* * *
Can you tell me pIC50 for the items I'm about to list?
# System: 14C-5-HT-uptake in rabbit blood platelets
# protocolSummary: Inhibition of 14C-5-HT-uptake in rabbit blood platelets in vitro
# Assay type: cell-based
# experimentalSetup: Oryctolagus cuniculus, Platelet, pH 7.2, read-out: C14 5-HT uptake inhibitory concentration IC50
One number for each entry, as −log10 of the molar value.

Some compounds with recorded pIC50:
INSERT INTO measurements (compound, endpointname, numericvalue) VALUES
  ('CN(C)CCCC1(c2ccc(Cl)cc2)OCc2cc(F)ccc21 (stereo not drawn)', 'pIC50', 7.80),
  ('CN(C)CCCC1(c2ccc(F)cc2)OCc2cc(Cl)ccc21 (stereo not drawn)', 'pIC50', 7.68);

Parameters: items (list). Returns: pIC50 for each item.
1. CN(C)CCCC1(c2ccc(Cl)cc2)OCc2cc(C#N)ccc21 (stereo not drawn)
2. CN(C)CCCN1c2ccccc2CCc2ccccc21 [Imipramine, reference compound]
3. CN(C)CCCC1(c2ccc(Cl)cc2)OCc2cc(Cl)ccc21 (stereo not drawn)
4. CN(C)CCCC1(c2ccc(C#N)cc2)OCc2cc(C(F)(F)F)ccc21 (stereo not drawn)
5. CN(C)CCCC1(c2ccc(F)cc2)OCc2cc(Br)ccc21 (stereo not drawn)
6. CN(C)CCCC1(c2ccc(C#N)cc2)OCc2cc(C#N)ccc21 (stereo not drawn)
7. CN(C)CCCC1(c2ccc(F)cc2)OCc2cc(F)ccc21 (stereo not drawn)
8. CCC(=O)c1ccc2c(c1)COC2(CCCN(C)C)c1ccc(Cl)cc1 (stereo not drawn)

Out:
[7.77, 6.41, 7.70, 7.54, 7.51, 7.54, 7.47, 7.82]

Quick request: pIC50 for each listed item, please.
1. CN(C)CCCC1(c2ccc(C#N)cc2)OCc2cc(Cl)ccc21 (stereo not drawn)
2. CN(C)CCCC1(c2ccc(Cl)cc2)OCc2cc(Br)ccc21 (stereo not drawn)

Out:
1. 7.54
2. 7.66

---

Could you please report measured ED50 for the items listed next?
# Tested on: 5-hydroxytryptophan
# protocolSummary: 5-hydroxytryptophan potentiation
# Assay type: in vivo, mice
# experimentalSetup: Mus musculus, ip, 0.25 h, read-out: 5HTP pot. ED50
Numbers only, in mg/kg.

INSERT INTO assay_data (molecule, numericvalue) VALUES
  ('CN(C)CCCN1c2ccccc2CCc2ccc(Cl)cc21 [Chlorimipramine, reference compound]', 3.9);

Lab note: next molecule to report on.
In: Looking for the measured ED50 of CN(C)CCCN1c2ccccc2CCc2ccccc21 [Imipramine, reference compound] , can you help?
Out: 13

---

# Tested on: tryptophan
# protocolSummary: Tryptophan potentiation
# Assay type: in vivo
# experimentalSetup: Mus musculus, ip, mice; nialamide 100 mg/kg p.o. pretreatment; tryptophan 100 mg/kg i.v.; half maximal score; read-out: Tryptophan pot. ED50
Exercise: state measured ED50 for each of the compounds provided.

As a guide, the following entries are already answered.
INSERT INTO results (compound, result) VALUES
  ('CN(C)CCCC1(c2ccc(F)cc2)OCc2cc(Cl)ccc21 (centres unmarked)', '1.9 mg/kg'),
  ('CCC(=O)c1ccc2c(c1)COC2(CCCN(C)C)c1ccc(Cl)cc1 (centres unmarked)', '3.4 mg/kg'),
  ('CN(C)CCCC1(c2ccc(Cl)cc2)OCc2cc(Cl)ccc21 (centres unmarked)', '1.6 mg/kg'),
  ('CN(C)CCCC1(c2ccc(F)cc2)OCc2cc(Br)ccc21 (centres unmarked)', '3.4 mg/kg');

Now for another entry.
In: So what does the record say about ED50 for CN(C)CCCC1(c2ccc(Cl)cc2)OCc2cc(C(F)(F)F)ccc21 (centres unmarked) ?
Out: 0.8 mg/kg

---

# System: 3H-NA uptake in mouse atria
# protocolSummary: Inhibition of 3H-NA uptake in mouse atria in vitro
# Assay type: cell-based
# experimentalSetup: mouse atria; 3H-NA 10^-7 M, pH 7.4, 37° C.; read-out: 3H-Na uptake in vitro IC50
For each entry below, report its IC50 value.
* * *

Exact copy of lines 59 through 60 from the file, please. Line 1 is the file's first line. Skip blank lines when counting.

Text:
# experimentalSetup: mouse atria; 3H-NA 10^-7 M, pH 7.4, 37° C.; read-out: 3H-Na uptake in vitro IC50
For each entry below, report its IC50 value.